Barolo 2017: vintage report


With the release of the 2017 Barolos fast approaching, Gavin Smith spoke to some of the region’s leading producers – Giovanni Angeli from Massolino, Giuseppe Vaira from Vajra, Emanuele Baldi from Prunotto and Ferruccio Grimaldi – about the vintage, its extreme conditions and the surprising results

The world’s fine wine regions famously exist where the climate is just warm enough for grapes to reach ripeness. The ever-warming climate, however, has greatly increased this likelihood, with good-to-great vintages now convincingly outweighing the poorer ones. Despite this, vintage variation remains an important factor in fine wine and when contrasting 2016, 2017 and 2018 in Piedmont, you see there are still strong variations in climate. The pitfalls of a vintage could arguably be even greater, in that these regions are no longer only concerned by wet, cooler conditions but also by the perils of excessive heat and drought. While hotter conditions can drastically affect yield and quality, the 2017 vintage in Piedmont seems to show that – despite these risks – vines are better at handling the heat.

Following on from an almost perfect 2016 growing season in Piedmont, 2017 was always going to play second fiddle. The 2017 and 2018 vintages were certainly not as straightforward and – in fact – the two together offer completely contrasting growing seasons which produced totally different results, with 2017 hot and dry, 2018 cool and wet. Despite initial concerns regarding the heat in 2017, the wines – now in bottle – are surprisingly fresh, yet with richly concentrated fruit. Giuseppe Vaira sums it up best: “2017 is a vintage that defies logic. It was the driest vintage on record and the earliest picking dates of the last five years. Yet, the wines are surprisingly vivid, fresh and still introverted: the opposite of what you would expect from a warm year.” For Giovanni Angeli at Massolino, the 2017s are similar to the 2015s, but with more “energy and freshness”, a pleasant surprise considering the year’s hot, dry conditions.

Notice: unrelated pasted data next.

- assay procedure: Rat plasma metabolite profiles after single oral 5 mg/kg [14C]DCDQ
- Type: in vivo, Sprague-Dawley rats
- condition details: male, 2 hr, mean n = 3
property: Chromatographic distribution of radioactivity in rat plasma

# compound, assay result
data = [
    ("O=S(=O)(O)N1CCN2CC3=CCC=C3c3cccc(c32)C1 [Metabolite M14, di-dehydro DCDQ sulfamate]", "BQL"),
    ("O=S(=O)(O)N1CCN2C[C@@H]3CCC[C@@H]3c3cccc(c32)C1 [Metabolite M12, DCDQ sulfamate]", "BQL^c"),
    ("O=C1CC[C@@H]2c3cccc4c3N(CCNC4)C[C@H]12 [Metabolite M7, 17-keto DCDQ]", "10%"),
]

Visiting Piedmont in early 2018, I remember how concerned winemakers were about the past summer. They were shocked by the extreme conditions, registering as the hottest and driest summer since 2003; yet, as Ferruccio Grimaldi and Giovanni Angeli noted, alcohol levels remained normal – particularly for the Nebbiolo. Grimaldi believes this is because the vines shut down during the hottest period and stopped producing sugar. More surprising was that acidity remained high, something Grimaldi attributes to low levels of malic acid in the grapes. This might sound counter-intuitive, but it is the tartaric acid in grapes that provides freshness, while malic acidity in fact lessens the sense of freshness. For Grimaldi, low malic acidity signifies two things: the grapes reached an excellent degree of ripening, while also retaining healthy levels of tartaric acidity. Grimaldi also noted that, despite the heat in the day, the nights were cooler than other hot vintages – potentially another factor that helped preserve the acidity and freshness in the wines.